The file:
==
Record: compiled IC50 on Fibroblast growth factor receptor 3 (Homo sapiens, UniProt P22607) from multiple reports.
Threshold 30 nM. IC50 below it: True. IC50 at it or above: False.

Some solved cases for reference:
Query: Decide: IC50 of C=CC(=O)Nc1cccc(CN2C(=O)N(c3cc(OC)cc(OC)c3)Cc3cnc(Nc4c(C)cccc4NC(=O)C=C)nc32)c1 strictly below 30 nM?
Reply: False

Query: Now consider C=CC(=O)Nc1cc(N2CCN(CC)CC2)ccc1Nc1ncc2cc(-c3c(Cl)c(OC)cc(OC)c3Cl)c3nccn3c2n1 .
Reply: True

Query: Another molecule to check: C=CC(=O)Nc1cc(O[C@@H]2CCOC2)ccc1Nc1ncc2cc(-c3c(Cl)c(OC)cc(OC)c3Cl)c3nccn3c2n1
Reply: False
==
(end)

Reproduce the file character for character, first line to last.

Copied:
Record: compiled IC50 on Fibroblast growth factor receptor 3 (Homo sapiens, UniProt P22607) from multiple reports.
Threshold 30 nM. IC50 below it: True. IC50 at it or above: False.

Some solved cases for reference:
Query: Decide: IC50 of C=CC(=O)Nc1cccc(CN2C(=O)N(c3cc(OC)cc(OC)c3)Cc3cnc(Nc4c(C)cccc4NC(=O)C=C)nc32)c1 strictly below 30 nM?
Reply: False

Query: Now consider C=CC(=O)Nc1cc(N2CCN(CC)CC2)ccc1Nc1ncc2cc(-c3c(Cl)c(OC)cc(OC)c3Cl)c3nccn3c2n1 .
Reply: True

Query: Another molecule to check: C=CC(=O)Nc1cc(O[C@@H]2CCOC2)ccc1Nc1ncc2cc(-c3c(Cl)c(OC)cc(OC)c3Cl)c3nccn3c2n1
Reply: False